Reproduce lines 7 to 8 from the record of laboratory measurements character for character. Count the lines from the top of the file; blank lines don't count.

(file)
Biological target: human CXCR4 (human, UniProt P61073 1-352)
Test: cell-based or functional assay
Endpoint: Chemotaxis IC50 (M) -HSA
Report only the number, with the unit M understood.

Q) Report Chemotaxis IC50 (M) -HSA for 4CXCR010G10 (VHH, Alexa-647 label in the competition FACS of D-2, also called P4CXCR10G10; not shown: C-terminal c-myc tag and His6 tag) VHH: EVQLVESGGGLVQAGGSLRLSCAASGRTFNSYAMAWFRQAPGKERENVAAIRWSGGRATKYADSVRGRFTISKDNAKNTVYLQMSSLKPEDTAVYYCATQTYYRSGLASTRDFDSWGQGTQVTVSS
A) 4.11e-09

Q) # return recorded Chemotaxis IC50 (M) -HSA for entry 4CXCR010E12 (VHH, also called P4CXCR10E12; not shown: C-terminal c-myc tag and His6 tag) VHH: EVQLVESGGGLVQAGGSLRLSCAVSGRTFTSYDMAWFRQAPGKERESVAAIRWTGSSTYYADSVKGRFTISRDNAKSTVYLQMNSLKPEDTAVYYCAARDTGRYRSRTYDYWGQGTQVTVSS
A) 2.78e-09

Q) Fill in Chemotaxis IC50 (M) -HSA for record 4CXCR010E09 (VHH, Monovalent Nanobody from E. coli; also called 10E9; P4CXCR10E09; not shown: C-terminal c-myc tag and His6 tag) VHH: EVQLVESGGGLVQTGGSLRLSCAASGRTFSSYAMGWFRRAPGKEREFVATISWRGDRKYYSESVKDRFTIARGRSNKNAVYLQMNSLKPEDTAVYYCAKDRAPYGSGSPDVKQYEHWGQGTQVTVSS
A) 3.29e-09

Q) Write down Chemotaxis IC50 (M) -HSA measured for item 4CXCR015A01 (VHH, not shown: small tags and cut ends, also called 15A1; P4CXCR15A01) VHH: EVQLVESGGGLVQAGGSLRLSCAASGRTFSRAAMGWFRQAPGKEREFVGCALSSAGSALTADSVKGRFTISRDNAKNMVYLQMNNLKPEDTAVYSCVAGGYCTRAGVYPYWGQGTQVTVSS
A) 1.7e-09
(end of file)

Q) # return recorded Chemotaxis IC50 (M) -HSA for entry 4CXCR010E12 (VHH, also called P4CXCR10E12; not shown: C-terminal c-myc tag and His6 tag) VHH: EVQLVESGGGLVQAGGSLRLSCAVSGRTFTSYDMAWFRQAPGKERESVAAIRWTGSSTYYADSVKGRFTISRDNAKSTVYLQMNSLKPEDTAVYYCAARDTGRYRSRTYDYWGQGTQVTVSS
A) 2.78e-09